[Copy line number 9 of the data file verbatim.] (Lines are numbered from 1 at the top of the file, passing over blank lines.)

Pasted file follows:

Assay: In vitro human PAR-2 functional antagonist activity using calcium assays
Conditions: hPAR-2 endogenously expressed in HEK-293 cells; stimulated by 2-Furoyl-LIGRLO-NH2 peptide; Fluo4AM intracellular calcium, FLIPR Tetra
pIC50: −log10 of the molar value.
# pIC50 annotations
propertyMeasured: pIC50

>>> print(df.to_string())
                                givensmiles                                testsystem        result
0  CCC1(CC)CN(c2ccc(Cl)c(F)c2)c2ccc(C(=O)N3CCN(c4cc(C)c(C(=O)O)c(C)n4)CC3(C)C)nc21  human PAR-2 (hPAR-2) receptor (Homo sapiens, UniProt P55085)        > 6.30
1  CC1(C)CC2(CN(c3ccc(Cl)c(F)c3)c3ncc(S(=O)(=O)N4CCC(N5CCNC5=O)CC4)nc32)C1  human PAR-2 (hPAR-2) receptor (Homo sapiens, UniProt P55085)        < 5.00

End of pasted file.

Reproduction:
1  CC1(C)CC2(CN(c3ccc(Cl)c(F)c3)c3ncc(S(=O)(=O)N4CCC(N5CCNC5=O)CC4)nc32)C1  human PAR-2 (hPAR-2) receptor (Homo sapiens, UniProt P55085)        < 5.00